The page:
in J. K. Small, Fl. S.E. U.S., 355. 1903.
Small trees or shrubs , deciduous, to 12 m, sometimes rhizomatous. Bark light gray, scaly. Twigs green or reddish, becoming gray, 1-2(-3) mm diam., glabrous. Buds reddish brown, ovoid, 2-3(-6) mm, apex obtuse, sparsely pubescent to glabrate. Leaves: petiole 3-10(-15) mm. Leaf blade obovate to narrowly obovate, (25-)40-80(-135) × 20-40(-80) mm, base cuneate to rounded-attenuate, margins moderately to deeply lobed, lobes rounded or spatulate, sometimes middle or distal 2 lobes compound, with secondary lobe on proximal side, divergent at right angles, forming cruciform pattern, secondary veins 3-5 on each side, apex broadly rounded; surfaces abaxially light green, with interlocking, erect, 2-4(-6)-rayed stellate hairs, velvety to touch, adaxially dark green, glossy, glabrous or sparsely stellate, not harsh to touch. Acorns 1-3, subsessile or on peduncle to 20 mm; cup deeply cup-shaped, basally rounded or constricted, (7-)9-12 mm deep × 12-20 mm wide, enclosing to 3/4 nut, scales loosely appressed, finely grayish pubescent; nut light brown, ovoid, 15-25(-30) × 9-13(-16) mm, glabrous. Cotyledons distinct.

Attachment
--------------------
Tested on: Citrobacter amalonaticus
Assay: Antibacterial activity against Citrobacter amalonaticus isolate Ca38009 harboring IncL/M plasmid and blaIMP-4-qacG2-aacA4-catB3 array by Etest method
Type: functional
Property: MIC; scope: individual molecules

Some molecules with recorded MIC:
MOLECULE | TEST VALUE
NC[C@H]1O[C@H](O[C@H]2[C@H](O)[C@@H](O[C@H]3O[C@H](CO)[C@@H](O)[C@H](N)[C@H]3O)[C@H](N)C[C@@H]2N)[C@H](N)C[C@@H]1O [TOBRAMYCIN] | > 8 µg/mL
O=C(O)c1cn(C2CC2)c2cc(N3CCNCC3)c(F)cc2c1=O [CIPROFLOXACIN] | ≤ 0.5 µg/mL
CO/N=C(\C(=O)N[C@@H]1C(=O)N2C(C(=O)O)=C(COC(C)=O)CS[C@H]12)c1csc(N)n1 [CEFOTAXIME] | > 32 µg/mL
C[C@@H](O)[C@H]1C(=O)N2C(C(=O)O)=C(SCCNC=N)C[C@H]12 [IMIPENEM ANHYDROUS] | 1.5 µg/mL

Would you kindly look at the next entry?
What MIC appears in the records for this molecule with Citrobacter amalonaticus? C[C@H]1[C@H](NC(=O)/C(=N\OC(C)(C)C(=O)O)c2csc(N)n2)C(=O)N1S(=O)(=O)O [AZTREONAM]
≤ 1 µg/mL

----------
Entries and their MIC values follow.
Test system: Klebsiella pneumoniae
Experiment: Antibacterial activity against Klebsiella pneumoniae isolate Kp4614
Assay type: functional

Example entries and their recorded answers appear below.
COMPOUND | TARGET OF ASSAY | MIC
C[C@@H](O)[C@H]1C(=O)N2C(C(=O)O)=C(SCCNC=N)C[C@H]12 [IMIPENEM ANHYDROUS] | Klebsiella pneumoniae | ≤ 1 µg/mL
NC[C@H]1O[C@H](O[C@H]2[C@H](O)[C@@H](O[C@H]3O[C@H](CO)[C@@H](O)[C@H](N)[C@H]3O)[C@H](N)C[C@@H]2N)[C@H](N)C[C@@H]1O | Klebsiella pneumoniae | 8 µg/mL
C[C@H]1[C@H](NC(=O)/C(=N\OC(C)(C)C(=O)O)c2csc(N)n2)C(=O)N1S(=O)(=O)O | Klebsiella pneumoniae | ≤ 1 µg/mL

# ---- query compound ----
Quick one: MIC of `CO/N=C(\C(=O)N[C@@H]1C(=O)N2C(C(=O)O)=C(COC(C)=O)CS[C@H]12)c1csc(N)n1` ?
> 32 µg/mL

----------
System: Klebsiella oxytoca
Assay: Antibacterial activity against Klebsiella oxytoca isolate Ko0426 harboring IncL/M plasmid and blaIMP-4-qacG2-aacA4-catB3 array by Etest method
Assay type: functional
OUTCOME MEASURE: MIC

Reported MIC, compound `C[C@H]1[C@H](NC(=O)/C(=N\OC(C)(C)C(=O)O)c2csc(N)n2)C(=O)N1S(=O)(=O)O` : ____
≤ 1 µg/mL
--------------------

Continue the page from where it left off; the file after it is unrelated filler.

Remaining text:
Habitat: Deep sands and gravels, often in dense woods as understory or in open scrubland and pine barrens
Elevation: 0-600 m
Ala., Ark., Fla., Ga., La., Miss., Mo., N.C., Okla., S.C., Tex., Va.
Historical records for Quercus margaretta exist for New York, but no current population is known there.
Populations of post oak in east Texas (the Cross Timbers region) on sands and gravels exhibit characteristics somewhat intermediate between Quercus stellata and Q. margaretta; most of the trees at those localities have leaves with abaxial surface similar to Q. margaretta, leaf shape more similar to Q. stellata, and twigs somewhat intermediate between the two species in diameter and varying from tightly pubescent to glabrate. Acorn characters tend toward Q. margaretta as well. These populations have been treated as Q. drummondii Liebmann, the Drummond post oak. Similar intermediates occur sporadically throughout the range of the post oaks in southeastern United States, but they do not form such continuous and morphologically stable populations; perhaps the Texas material is best treated as a nothospecies, Q. ×drummondii.